Before independence (1917), Finland had already become an officially bilingual country, and the 1919 Constitution declared both Finnish and Swedish as national languages. The state church system had been dismantled in the 1860’s. The Evangelical Church of Finland and the Orthodox Church of Finland have later enjoyed the status of an official religion and been described as national churches (kansankirkko). The Sami language became an official language in comprehensive schools within the Sami domicile area in the 1980’s, and in 1991 the Sami were officially recognized as an indigenous people in the Finnish Constitution. Efforts to safeguard the Roma language and to support the maintenance of Roma culture have also increased since the 1980’s (Ristimäki 1995, pp.250–251).

Finland’s national identity constructed in the 19th century tells a different story, however. The symbolic community was strongly based upon the Finnish language, Evangelic-Lutheranism and age-old ancestral descent. This so-called Fennoman conception of the nation was still widely shared at the end of the 20th century even though the view had been slightly liberalized during the decades. This means that the Finnish system of organizing diversity has contained tensions and contradictions. It is a quite unique combination of extensive cultural rights and a narrowly defined symbolic community. In other words, it is a mixture of multiculturalism and nationalism. (Cf., Saukkonen 2013.)

According to the Constitution, public authorities shall provide for the cultural and societal needs of the Finnish-speaking and Swedish-speaking populations on an equal basis. In cultural policy, this has meant that the State must provide Swedish-speakers with the same opportunities as the Finnish-speakers and that an extensive infrastructure has been built for Swedish-language arts education and cultural activities. The state also subsidizes associations and other organizations that provide Swedish-language cultural services. (Cf. Ristimäki 1995, pp. 244–245.)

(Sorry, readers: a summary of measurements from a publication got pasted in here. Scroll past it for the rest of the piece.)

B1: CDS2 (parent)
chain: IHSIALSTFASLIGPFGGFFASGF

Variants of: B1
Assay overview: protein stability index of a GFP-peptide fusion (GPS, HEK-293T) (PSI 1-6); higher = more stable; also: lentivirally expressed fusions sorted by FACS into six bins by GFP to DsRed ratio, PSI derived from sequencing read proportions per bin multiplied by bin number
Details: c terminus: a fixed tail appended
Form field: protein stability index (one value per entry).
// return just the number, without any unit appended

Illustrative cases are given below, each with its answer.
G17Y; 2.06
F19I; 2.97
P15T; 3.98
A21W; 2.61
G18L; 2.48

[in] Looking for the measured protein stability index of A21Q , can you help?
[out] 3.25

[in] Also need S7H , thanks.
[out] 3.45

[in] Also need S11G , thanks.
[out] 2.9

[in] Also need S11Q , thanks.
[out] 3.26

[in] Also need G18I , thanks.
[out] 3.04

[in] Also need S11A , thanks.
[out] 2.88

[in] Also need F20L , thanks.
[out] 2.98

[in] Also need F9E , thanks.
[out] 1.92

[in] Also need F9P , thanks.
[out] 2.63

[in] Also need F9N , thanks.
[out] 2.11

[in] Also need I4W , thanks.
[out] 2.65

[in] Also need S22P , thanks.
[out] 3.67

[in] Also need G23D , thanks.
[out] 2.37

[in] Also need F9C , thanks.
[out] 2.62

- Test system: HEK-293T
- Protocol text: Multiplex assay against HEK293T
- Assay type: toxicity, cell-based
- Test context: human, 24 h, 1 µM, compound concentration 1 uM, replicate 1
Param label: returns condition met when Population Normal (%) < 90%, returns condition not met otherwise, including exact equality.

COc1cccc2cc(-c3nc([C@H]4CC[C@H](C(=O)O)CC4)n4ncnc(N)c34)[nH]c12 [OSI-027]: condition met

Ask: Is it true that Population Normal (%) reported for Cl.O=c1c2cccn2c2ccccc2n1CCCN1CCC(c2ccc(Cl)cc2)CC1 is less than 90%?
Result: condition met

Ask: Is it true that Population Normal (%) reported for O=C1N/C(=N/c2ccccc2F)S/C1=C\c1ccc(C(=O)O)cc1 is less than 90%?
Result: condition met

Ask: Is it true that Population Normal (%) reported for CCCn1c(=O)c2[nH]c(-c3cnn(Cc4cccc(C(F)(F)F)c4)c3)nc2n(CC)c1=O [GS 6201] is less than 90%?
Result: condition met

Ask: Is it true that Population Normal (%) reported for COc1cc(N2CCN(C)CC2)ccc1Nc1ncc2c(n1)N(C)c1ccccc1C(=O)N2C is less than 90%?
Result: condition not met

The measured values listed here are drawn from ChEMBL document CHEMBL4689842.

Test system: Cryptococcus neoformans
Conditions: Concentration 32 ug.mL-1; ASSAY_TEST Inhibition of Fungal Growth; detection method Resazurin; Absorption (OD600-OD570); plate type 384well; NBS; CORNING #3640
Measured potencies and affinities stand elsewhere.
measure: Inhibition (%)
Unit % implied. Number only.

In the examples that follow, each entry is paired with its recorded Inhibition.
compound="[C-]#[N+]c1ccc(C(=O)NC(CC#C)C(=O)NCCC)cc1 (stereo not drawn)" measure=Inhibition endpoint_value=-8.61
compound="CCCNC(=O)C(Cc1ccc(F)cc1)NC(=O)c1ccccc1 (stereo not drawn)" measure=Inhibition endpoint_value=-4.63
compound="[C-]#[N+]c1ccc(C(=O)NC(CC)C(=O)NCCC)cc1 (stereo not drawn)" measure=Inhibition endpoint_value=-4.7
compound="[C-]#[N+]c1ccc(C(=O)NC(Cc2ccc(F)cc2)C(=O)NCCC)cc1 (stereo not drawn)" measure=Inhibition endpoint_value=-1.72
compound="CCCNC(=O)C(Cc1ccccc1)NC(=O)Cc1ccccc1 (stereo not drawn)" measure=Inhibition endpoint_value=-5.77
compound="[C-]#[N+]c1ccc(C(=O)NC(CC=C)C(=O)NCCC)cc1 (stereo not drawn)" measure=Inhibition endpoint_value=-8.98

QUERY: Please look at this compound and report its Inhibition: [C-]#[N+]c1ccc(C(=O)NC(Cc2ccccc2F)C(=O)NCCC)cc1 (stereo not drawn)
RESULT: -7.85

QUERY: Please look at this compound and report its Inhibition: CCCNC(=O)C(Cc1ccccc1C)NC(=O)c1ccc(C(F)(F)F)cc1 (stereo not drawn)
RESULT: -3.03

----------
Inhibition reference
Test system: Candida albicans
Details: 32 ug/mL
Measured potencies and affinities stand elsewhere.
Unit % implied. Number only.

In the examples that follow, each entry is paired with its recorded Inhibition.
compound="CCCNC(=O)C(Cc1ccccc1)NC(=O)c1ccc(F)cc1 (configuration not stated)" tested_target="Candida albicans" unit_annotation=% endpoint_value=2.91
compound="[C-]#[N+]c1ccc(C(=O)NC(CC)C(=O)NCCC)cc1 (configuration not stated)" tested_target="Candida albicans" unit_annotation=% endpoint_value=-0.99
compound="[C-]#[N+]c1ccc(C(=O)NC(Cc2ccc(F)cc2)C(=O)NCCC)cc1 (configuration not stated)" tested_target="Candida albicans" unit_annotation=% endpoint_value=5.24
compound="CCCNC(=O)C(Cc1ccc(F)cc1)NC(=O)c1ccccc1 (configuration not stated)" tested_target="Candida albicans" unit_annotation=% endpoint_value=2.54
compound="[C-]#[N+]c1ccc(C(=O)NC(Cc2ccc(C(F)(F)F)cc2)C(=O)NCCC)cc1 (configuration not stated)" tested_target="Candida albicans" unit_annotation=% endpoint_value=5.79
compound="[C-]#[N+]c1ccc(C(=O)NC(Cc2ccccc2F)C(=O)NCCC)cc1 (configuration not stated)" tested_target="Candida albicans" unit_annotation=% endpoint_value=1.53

Since 1996, the cultural self-government of the Sami has been exercised through the Sami Parliament. This Parliament, in whose elections only those officially recognized as Sami can participate, decides upon the allocation of money from the national budget for the benefit of Sami culture and Sami organizations. It may also launch initiatives, make proposals, and issue statements on matters concerning Sami languages, culture, and the status of the Sami as an indigenous people. (Saukkonen & Pyykkönen 2008, pp. 52–53; Ristimäki 1995, pp. 248–250.)

In this article, we’ll focus mainly on how Finnish national cultural policy has responded to the existence and needs of other minorities, with particular attention to the new groups and communities brought about by recent international immigration. A major reform took place in 1995 when an amendment was made in the constitutional rights of people living in Finland to one’s language and culture. This revision formed part of a larger renovation concerning basic rights and liberties. In the new formulation, the Sami, as an indigenous people, as well as the Roma and other groups, were given the right to maintain and develop their own language and culture.